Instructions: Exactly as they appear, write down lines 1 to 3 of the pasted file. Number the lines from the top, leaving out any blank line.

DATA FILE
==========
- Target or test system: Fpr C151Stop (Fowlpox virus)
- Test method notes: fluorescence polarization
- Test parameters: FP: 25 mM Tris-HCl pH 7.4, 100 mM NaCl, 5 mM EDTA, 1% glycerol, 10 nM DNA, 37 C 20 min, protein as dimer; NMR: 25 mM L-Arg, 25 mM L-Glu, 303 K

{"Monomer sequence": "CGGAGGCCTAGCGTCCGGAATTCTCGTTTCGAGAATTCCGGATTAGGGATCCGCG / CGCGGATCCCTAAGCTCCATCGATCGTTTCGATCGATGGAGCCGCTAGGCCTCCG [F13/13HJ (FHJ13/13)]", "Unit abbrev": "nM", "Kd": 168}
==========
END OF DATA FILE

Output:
- Target or test system: Fpr C151Stop (Fowlpox virus)
- Test method notes: fluorescence polarization
- Test parameters: FP: 25 mM Tris-HCl pH 7.4, 100 mM NaCl, 5 mM EDTA, 1% glycerol, 10 nM DNA, 37 C 20 min, protein as dimer; NMR: 25 mM L-Arg, 25 mM L-Glu, 303 K